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Beyond Penn's Treaty

Letter from Henry Simmons to Israel Chapin

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Coniscotago 3rd. Mo. 25th. 1799.Respected Friend,

I have made free to write a few Lines, and do inform
thee, I have been stationed during this Winter, at Cornplanters Vil-

, about 9 miles from my two companions, in the Exercise of Edu-
cating the Indian Children, not only in Litural knowledge, but, also, in
other useful arts, It being the most Eligible place for the purpose, who impr-
oves as rapid as can be expected, Although at times (I do confess) my Oc-
cupation is very trying, and Exercising, even to my very Soul; Yet by
the help of God: Do I hope to remain steadfast in the Faith, and in
the dive of my Duty Business, wherewith I am called; not doubting
the Lord's Providence over me, in the discharge of any Duty to Him,
among the natives of this Mountainous Country; far distant from my
near & Dear Relations and former Friends -

Be pleased to favour me with a few Lines, by the Bearer, of
information, respecting Oneida

, whether their Mill is compleated, and how
many of our Society, at the present, are stationed there, and whether Sken-
, & Antony & Christian (the Principal Chiefs) are yet Living; and
whether thous canst perceive any alteration amoung them, for the bet-
ter, Or whether thou apprehends our Labour all Vain, which
we have bestowed amongst them. I can truly say my mind is often
wafted over the Mountains, to Oneida, with an Eye of Compassion
towards the natives there, with desires for their lasting Welfare.

I am in Heart, my affectionate Friend. Henry Simmons Jun.
Israel Chapin

P.S. Cornplanter

, informed me yesterday, they had lately re-
ceived an Express, that their money had arrived a Canandarqua,
And requested one to write to thee, on his behalf, in the following Wor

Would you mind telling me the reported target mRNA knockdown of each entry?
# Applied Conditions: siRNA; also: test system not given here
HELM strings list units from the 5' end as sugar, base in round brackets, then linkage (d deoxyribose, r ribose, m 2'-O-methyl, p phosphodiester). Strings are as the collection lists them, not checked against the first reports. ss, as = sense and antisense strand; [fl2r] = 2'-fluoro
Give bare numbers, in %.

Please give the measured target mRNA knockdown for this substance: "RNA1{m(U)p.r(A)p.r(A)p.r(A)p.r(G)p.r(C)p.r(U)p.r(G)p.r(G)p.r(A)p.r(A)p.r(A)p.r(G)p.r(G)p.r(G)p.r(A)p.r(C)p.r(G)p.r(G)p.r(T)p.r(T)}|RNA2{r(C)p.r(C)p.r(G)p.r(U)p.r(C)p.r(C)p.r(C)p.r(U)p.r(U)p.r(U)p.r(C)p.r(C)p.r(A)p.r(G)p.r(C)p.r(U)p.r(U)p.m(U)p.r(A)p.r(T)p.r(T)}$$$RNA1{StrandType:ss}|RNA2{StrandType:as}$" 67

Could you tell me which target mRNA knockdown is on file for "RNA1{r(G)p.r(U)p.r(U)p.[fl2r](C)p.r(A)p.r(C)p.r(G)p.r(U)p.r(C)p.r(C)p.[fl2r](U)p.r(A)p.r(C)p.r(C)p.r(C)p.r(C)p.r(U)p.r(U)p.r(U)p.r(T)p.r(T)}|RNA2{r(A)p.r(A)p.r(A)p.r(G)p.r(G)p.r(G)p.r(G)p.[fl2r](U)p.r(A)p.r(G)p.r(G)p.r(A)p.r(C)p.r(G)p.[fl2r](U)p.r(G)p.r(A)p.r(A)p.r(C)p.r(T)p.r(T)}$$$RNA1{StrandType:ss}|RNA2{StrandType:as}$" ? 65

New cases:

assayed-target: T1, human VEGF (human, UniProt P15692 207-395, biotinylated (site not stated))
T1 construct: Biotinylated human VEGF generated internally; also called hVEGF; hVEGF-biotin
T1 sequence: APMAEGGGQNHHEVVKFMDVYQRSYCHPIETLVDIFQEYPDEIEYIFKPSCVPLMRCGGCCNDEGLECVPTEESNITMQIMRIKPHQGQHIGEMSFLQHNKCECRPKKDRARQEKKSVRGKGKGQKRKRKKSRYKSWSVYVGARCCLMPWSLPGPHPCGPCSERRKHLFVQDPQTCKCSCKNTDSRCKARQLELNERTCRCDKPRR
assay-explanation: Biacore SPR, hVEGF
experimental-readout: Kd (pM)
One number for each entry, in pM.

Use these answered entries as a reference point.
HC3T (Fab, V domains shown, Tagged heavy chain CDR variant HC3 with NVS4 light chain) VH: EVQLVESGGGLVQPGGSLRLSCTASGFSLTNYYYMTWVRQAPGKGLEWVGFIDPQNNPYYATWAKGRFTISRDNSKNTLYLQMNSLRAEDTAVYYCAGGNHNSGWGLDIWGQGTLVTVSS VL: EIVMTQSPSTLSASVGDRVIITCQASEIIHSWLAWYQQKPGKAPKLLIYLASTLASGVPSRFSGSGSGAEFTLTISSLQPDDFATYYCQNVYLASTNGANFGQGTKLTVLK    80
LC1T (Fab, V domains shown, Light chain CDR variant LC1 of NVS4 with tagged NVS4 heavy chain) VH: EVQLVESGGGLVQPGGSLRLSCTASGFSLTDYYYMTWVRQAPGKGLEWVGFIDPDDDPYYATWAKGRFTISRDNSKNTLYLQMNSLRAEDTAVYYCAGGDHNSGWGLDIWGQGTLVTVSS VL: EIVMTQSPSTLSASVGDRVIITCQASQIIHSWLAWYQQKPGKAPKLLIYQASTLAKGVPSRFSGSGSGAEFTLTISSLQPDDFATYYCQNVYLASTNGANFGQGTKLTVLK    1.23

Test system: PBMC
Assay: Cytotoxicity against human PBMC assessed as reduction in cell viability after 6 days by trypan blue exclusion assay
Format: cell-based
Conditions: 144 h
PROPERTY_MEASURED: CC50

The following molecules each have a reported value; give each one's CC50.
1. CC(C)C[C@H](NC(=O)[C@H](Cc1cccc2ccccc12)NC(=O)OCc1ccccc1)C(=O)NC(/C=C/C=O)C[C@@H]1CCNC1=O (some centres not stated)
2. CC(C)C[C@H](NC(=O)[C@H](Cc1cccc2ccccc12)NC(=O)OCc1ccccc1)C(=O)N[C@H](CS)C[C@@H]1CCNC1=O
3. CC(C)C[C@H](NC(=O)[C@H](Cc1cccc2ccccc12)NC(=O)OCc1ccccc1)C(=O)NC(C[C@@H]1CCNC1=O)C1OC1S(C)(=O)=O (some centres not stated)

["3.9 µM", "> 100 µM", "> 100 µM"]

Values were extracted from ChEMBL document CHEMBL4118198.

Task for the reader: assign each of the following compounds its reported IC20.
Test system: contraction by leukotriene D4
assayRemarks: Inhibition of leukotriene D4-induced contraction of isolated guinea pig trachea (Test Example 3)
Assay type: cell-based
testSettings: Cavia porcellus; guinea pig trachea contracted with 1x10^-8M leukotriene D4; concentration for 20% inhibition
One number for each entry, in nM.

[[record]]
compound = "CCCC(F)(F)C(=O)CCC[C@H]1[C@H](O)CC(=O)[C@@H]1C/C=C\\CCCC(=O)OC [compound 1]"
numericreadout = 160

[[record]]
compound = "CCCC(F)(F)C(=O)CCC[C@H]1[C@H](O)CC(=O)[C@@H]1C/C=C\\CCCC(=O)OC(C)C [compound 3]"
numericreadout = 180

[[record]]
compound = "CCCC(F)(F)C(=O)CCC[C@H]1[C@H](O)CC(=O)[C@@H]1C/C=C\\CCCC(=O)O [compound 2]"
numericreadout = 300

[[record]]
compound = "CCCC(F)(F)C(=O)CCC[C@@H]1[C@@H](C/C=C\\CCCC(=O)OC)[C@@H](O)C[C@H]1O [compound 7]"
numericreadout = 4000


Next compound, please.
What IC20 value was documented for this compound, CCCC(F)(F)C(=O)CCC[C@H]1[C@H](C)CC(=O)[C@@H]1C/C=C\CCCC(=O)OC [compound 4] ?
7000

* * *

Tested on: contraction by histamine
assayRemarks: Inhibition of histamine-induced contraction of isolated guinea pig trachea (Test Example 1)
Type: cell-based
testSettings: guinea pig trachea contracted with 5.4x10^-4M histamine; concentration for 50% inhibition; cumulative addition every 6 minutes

ds, to shew thee the reasons of his not attending thither himself,
(i.e.) He is not shure the Money is yet come, and he has under
stood, that the Buffalo Indians are desireous of holding the Coun
cil at their Village, which if it is, he knows there will be much Dru-
nkenness among them, as it has hitherto been the case, which he does
not want to see. And rather Sensures thee on that account,
for not using thy Power, especially at such times, to suppress
that Evil habit among them - he knows that if the Council is held
there the Chiefs will hardly keep sober, and if they do not, he is certain
they will be incapable of making a just division of the Money; which
he thinks is his right, for as he has heretofore been called to all the Treaties
on Business of Importance, and the Arduous part thereof have fell
on his shoulders &c. He wishes thee to know the number of People
who are under his care, which is 362 Souls, Eight of whom he has sent for
the Money, and two others to carry their provisions, his own Son, &
Strong, he wants them to know the Sum of Money, in Each man's
Pack, that none may get lost, and desires thee to dispatch them as
soon as practicable, and to have the oversight of them, whilst there, that they may
not get Drunk. He also desires thee to send him Word by Letter, at the return
of his people, how matters are circumstanced between him and Robert Morris, who
he says respecting some small matters betwixt them - H.S.